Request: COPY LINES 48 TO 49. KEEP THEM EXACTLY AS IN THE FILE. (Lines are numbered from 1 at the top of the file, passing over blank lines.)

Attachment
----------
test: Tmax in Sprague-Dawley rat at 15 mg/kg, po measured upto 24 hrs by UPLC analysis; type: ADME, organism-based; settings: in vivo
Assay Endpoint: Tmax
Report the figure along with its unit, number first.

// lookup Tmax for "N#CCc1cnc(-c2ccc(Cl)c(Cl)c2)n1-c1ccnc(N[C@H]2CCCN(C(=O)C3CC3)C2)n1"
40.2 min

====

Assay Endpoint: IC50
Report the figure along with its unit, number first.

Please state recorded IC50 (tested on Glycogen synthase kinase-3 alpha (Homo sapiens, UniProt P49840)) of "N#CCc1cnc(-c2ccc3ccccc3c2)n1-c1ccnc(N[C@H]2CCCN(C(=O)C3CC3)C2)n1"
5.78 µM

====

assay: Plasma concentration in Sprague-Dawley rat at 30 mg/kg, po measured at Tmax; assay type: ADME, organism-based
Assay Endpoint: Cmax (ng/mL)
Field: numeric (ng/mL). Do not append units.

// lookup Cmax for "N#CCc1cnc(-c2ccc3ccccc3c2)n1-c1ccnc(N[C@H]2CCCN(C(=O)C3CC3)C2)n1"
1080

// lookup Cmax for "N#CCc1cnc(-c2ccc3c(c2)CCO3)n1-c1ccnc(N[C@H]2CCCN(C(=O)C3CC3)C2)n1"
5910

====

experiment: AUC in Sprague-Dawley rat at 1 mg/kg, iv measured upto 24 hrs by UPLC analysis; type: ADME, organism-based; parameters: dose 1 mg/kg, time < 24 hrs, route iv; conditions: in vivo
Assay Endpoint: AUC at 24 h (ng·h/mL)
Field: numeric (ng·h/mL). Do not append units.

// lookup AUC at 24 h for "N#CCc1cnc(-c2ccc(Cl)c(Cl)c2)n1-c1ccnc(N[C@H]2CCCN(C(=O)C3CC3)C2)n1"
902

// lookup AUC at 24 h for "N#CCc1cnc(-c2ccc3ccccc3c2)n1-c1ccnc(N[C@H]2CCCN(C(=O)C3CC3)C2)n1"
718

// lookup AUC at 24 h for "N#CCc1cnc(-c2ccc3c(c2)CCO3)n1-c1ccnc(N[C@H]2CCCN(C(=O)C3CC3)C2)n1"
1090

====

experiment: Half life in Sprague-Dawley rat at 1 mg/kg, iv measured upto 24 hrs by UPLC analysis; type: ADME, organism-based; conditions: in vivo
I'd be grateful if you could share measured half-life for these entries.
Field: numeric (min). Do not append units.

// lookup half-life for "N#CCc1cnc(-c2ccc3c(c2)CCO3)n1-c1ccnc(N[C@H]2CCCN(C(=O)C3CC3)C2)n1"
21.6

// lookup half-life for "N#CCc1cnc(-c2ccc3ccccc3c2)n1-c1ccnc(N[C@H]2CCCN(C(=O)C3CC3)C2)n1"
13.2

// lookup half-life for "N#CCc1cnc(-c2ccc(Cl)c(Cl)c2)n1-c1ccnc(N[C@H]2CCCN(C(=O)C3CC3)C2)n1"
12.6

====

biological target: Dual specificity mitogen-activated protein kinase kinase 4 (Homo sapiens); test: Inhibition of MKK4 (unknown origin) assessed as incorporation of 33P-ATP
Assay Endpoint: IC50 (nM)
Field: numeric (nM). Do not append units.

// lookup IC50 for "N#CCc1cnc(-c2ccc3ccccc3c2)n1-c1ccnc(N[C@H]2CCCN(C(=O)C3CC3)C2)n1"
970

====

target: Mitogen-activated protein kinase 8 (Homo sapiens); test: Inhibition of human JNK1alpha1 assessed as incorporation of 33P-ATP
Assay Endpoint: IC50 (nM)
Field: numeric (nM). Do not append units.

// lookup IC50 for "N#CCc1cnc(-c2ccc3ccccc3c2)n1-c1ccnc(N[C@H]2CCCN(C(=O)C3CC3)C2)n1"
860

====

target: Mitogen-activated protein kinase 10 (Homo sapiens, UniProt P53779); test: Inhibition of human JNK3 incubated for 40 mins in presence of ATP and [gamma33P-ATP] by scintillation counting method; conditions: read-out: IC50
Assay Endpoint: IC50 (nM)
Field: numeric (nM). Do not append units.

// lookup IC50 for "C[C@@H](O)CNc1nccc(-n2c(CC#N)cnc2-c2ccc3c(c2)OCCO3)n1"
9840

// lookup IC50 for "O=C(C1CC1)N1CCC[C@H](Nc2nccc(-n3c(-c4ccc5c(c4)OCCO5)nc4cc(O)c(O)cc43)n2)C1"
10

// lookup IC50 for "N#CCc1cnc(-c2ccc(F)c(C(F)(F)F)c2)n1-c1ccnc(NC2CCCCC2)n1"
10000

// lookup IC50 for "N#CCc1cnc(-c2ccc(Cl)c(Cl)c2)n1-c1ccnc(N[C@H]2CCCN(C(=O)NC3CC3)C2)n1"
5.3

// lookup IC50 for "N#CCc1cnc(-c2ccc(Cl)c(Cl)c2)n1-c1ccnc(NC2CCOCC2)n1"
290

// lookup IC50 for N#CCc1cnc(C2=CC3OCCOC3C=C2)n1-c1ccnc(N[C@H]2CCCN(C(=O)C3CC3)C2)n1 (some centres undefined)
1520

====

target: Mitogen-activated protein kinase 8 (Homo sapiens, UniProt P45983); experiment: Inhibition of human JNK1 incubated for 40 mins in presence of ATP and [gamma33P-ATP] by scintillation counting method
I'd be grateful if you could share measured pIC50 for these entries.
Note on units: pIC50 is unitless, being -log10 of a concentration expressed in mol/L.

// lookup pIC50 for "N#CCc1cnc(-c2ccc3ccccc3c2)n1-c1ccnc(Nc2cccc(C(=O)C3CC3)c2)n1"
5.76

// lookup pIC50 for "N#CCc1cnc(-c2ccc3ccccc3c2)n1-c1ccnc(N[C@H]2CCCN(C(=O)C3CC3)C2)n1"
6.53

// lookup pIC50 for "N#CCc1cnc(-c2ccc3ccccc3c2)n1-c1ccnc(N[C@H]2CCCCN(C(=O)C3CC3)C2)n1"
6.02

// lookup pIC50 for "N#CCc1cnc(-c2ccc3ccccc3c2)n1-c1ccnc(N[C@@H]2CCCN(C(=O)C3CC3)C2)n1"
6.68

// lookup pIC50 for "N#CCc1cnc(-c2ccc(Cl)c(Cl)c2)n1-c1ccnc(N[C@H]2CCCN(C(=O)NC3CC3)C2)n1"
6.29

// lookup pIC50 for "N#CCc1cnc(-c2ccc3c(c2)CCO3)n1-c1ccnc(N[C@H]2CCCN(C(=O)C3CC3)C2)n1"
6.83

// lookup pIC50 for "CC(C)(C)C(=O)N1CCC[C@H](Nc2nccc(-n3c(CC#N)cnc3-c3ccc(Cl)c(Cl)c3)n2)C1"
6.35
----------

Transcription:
Field: numeric (nM). Do not append units.

// lookup IC50 for "N#CCc1cnc(-c2ccc3ccccc3c2)n1-c1ccnc(N[C@H]2CCCN(C(=O)C3CC3)C2)n1"